Originally synthesized in France in the 1970s, modafinil was approved by the FDA as a treatment for narcolepsy and other sleep disorders in 1998. Recently, however, totally healthy people have began using it to stay awake for extended periods of time and to increase their cognitive performance. Medications such as Adderall and Ritalin—originally prescribed for ADD patients—and ampakines—used for Alzheimer's—are also being used to improve the brain function of people studying and working. These drugs are known as nootropics, or smart drugs.
I decided to try modafinil to see how it would affect my work. I had a good look at the side effects and, after making as certain as possible…
No one knows much about modafinil, the study drug on the rise in universities and workplaces, but we do know it works and that it gives you a terrible headache.
Modafinil "may well deserve the title of the first well-validated pharmaceutical nootropic agent."
From smart drugs to over-the-counter nootropics, popping pills to boost brain power has become a billion-dollar business. After all, in our increasingly distracted, aging, and sleep-deprived world, anything that promises better concentration, alertness, and memory is more than tempting – for some it might feel like a necessity.
The world's favorite smart drug is much safer than Adderall and a promising treatment for substance abuse and neurodegenerative disorders—so why can't we use it?
Modafinil improved only certain features of cognition, the researchers found. In general, the drug appeared to improve what researchers call executive function, the ability to sift through new information and make plans based on it. Modafinil also somewhat enhanced people's ability to pay attention, learn and remember, the researchers found.
Rigorous analysis shows the drug modafinil significantly enhances cognition.
The results, though preliminary, make sense, considering that modafinil is designed to promote wakefulness, says Dr. Larissa Mooney, an associate professor of psychiatry at UCLA. "It makes sense that people would feel more alert while taking it," she says. "But that doesn't necessarily mean that they're performing better."
For now, I’ll stick to caffeine and whiskey. Until my next doctor’s appointment.
Not long after it was released, this drug was taken up by genius high-flyers such as stockbrokers, surgeons, air traffic controllers and others who need to be motivated and full of energy even when they are seriously fatigued.
Apparently, it is quite popular with them.
And after taking it for a couple of months, I can tell you exactly why.
Modafinil, which is marketed as Provigil in the United States, was first approved by the FDA in 1998 for the treatment of narcolepsy, but since then it’s become better known as a nootropic, a “smart drug,” especially among entrepreneurs.
Our study indicates that, in controlled scientific environments, the use of modafinil for cognitive enhancement is safe and effective – keeping in mind that most of the studies we looked at only gave the drug once, reducing our ability to make longer-term claims.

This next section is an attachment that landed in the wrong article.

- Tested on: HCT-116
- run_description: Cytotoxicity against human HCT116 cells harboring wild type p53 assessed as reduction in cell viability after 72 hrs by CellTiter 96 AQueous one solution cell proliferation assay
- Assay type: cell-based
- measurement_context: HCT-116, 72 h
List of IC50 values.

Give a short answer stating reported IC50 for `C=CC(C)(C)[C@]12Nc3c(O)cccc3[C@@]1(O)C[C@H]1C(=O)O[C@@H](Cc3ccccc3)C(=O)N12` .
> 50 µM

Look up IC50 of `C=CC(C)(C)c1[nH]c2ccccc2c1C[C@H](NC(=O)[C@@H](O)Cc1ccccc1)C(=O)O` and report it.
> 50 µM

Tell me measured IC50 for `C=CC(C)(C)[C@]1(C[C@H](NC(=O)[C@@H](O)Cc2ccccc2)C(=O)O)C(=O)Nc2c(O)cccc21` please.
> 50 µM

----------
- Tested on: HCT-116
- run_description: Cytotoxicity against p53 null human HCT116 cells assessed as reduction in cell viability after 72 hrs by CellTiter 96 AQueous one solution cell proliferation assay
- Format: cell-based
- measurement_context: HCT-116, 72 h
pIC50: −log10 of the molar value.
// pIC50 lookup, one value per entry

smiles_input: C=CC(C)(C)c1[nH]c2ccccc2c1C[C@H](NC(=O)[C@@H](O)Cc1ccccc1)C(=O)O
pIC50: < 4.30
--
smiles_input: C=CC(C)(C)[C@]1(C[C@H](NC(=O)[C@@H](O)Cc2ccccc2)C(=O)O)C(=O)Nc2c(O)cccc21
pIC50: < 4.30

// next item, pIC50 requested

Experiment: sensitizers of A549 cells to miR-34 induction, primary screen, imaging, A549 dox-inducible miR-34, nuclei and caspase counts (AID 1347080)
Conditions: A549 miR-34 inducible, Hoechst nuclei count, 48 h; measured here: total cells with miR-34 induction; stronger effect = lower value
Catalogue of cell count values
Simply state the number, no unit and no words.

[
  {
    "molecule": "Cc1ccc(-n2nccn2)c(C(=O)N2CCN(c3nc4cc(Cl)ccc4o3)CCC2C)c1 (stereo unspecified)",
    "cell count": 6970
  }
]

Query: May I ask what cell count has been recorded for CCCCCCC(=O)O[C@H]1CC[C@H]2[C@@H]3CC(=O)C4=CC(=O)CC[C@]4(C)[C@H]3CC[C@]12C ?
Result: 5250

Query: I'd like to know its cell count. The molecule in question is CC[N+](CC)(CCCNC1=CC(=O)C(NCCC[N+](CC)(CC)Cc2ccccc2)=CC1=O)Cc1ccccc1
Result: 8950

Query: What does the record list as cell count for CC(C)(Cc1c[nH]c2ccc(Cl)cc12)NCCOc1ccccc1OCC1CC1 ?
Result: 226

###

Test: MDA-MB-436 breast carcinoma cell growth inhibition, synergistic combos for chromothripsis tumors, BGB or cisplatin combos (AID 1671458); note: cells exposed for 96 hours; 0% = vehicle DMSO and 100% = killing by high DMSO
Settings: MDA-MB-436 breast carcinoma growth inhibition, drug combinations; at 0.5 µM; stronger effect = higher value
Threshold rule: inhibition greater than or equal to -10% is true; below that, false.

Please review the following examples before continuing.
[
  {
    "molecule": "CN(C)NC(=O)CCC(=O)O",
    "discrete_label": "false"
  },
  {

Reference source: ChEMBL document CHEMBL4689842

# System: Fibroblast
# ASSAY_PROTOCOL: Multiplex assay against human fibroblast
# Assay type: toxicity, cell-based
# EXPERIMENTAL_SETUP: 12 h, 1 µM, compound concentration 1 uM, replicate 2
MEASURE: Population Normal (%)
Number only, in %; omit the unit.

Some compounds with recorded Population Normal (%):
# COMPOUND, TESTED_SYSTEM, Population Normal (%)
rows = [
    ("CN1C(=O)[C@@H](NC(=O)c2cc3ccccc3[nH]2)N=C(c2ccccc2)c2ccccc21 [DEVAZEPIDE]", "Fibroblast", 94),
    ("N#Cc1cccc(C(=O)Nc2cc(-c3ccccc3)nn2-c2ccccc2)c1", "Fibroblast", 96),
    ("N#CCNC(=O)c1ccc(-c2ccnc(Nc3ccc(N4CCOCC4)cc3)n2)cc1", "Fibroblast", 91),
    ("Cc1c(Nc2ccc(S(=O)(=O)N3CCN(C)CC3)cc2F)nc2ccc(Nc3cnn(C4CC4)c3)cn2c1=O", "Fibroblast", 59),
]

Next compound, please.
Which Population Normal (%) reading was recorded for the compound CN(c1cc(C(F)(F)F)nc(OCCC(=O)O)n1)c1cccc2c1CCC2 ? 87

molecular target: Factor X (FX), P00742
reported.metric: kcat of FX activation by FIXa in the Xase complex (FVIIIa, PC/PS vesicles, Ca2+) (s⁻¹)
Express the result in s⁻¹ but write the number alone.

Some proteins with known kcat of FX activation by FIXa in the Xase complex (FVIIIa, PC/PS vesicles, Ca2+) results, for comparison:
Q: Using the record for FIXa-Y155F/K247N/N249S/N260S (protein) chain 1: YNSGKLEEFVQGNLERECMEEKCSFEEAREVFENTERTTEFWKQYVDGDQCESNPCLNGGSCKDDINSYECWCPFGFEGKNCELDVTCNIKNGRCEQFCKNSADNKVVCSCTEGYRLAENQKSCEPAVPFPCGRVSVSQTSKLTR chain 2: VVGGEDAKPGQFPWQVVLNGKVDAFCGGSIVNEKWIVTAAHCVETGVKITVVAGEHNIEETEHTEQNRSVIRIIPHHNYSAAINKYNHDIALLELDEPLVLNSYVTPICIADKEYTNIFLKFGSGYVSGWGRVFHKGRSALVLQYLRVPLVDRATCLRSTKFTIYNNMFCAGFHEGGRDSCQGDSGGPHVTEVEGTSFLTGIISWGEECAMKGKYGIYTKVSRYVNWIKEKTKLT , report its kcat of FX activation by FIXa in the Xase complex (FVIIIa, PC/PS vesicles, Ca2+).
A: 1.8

Overall, the negative aspects of taking the drugs far outweighed the positives - which could have been for a number of reasons.
People's bodies react differently to chemicals and tablets, and - after speaking to my doctor - I was told my liver had released an enzyme aimed at flushing the modafinil out of my system.
Increasingly taken by healthy people to improve focus before exams, after a comprehensive review researchers say modafinil is safe in the short-term.
For excessive daytime sleepiness, Provigil and Nuvigil are first-line treatments. Provigil (the generic is modafinil) and Nuvigil are non-stimulant medications—but what does that mean? How do they work? And is one better than the other? How do Provigil and Nuvigil help keep you awake if they aren’t stimulants?
Modafinil was never meant for people like me. It was invented to stop narcoleptics falling asleep, then adapted to let soldiers stay up all night. But gradually it was noticed that as well as increasing wakefulness, the drug improved concentration. I first sought my own hit after realising that four or five of my friends were using it to help them revise.
Modafinil is one of an arsenal of drugs, which includes Adderall, Ritalin, and Concerta, that are increasingly used “off-label" by college students and adults seeking greater productivity.
Much of this research, which focuses on a drug called modafinil, is openly sponsored and supervised by military agencies.
The FDA approved modafinil to treat narcolepsy, but people are taking it illegally — off-label and without a prescription — to study or work on big projects.
So, if your colleague gets a better performance report than you do, is it really because of the Ritalin she takes? If your office mate has more creative ideas, is it because of Provigil? Probably not. The smart drugs currently available can boost brain performance, yet they are not as effective as glaring media reports often suggest.
In the rat race that is modern life, it's sort of the only drug that makes sense. How awful is that?